3. Bottom-up approach

Just where you start planning for a community garden depends upon the circumstances you are faced with, such as whether you have found a parcel of land and whether you have a group of people willing to put in the work of getting a garden going. The starting point will be different for all of us.

The bottom-up approach, however, calls for persistence, patience and planning.

One thing is for sure—you will find that a little thinking and planning now, rather than rushing in, pays off in the longer run. When the time comes to put your submission for land access to council or some other landholder, they will be more impressed and ready to cooperate with a group that has thought through how they would go about designing and managing a community garden.

Get the numbers

Many community gardens start as a good idea among friends. Otherwise, your first task is to get together a group of interested people.

Stimulate interest in your idea:

  • use social media sites (and here) to let people know of your intention, to ask for volunteers or for help
  • contact the local newspaper and community radio station; issue a press release and contact the editor or, if a radio station, the producer of a suitable program to offer an interview; ask your council if they can help publicise your intentions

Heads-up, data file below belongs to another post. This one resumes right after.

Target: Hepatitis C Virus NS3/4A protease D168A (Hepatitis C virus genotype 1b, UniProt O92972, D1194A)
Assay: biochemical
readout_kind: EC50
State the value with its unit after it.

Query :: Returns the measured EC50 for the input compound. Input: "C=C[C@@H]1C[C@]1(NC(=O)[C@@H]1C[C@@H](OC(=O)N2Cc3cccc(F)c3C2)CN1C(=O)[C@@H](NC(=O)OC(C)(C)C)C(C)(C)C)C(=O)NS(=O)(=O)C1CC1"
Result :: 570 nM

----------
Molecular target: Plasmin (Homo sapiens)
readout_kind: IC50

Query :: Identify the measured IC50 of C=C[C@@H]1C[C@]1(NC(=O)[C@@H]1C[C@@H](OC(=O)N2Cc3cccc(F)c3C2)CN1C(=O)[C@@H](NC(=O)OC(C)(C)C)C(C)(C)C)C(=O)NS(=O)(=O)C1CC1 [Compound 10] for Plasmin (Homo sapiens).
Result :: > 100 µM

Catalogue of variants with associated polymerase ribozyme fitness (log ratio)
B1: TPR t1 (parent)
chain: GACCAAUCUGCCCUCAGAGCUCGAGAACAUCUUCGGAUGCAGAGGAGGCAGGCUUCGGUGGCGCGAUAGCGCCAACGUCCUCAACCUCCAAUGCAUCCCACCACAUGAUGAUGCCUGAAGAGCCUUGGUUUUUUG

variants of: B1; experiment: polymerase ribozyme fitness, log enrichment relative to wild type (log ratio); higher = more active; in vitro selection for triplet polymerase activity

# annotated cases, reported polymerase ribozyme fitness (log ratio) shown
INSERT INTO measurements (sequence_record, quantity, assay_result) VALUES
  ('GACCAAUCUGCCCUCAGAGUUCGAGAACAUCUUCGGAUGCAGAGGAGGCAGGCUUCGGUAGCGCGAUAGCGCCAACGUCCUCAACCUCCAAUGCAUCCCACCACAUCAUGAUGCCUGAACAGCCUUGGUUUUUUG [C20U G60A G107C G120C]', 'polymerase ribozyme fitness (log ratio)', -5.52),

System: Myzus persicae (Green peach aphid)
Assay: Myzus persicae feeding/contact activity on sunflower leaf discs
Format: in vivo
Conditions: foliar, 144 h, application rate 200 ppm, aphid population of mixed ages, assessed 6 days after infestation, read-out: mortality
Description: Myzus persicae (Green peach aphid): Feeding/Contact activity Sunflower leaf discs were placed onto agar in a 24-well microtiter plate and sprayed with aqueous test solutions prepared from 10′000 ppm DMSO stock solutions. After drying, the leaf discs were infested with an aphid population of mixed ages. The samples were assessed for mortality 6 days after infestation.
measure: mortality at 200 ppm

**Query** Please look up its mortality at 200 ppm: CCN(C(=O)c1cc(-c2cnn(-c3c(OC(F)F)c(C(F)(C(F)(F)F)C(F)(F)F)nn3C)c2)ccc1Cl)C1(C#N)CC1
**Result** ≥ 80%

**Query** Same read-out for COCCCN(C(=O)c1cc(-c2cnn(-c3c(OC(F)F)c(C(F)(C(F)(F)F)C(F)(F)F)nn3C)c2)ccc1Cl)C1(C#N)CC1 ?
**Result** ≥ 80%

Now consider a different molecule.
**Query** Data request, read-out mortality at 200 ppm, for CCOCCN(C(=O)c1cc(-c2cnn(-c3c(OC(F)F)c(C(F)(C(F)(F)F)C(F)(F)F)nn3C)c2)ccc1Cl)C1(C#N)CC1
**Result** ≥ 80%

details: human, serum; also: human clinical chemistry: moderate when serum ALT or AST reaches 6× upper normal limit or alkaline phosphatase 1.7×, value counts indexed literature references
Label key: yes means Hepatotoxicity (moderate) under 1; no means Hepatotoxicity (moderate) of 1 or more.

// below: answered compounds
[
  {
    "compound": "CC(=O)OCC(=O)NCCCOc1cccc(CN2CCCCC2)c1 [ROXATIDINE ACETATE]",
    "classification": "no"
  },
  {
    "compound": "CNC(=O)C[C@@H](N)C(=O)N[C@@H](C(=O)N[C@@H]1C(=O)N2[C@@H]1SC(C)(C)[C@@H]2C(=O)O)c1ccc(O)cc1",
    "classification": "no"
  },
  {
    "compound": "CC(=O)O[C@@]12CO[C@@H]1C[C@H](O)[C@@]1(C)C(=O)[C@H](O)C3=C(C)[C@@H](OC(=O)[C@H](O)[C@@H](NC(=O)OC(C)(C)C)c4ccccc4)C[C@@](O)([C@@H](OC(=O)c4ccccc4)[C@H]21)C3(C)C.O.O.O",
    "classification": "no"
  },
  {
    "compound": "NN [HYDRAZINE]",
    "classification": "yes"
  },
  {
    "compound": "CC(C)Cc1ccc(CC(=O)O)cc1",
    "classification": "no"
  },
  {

• put up a poster about your plans in the local library, shopping centre, community centre or health food shop
  • do a letterbox drop in your area
  • organise a public meeting to form a community garden planning team.

When the planning team has come together, do a skills audit to discover what talents and abilities are available within the membership.

Decide who will be:

  • treasurer (to manage the funds you will seek)
  • spokesperson (who liaises with the media, landholder and other agencies you will deal with)
  • secretary (who acts as a point of contact, handles correspondence and keeps all the records of meetings and other activities in order).

Collect information

Now that you have stimulated interest in a community garden, it is time to take a look at what other gardeners have done.

Organise a car convoy or, if you already have local government support ask about use of a council mini-bus to tour three or four other community gardens. Be sure that the gardens you plan to visit are different from each other so you get to see different designs and different ways of organising community gardens.

On this fact-finding mission you collect information on:

  • how the gardens started
  • what type of organisational structure they have
  • what they do about public liability insurance
  • where they obtain resources (mulch, compost, seeds etc)
  • their links to local government
  • how they are funded
  • how they make decisions, solve problems and resolve conflict
  • how they pass on skills to new gardeners and improve their own skills.

Discuss what you have learned and use it to make decisions about how you want to organise and manage your community garden.

Planning and starting your community garden by Russ Grayson + Fiona Campbell, 2002

Published in 10 steps for starting a garden

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